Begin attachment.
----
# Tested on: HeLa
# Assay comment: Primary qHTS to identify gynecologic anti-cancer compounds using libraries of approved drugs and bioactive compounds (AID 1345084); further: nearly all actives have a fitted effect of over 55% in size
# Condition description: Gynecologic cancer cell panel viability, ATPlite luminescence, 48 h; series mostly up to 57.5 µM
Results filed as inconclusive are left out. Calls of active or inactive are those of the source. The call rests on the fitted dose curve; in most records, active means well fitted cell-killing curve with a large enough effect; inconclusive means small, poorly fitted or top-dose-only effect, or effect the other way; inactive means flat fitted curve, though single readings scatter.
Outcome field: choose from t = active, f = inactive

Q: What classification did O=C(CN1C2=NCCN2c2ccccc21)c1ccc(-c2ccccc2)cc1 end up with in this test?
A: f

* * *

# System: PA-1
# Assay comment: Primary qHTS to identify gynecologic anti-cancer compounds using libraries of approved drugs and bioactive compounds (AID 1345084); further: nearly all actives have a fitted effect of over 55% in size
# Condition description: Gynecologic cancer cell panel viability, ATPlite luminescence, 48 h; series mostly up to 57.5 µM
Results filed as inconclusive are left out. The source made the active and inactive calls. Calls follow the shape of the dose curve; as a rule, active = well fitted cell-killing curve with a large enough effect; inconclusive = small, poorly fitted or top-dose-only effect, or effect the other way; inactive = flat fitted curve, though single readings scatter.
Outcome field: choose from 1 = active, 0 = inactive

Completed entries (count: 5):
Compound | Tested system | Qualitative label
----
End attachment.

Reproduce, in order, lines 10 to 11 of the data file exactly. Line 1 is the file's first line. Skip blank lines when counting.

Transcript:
# Assay comment: Primary qHTS to identify gynecologic anti-cancer compounds using libraries of approved drugs and bioactive compounds (AID 1345084); further: nearly all actives have a fitted effect of over 55% in size
# Condition description: Gynecologic cancer cell panel viability, ATPlite luminescence, 48 h; series mostly up to 57.5 µM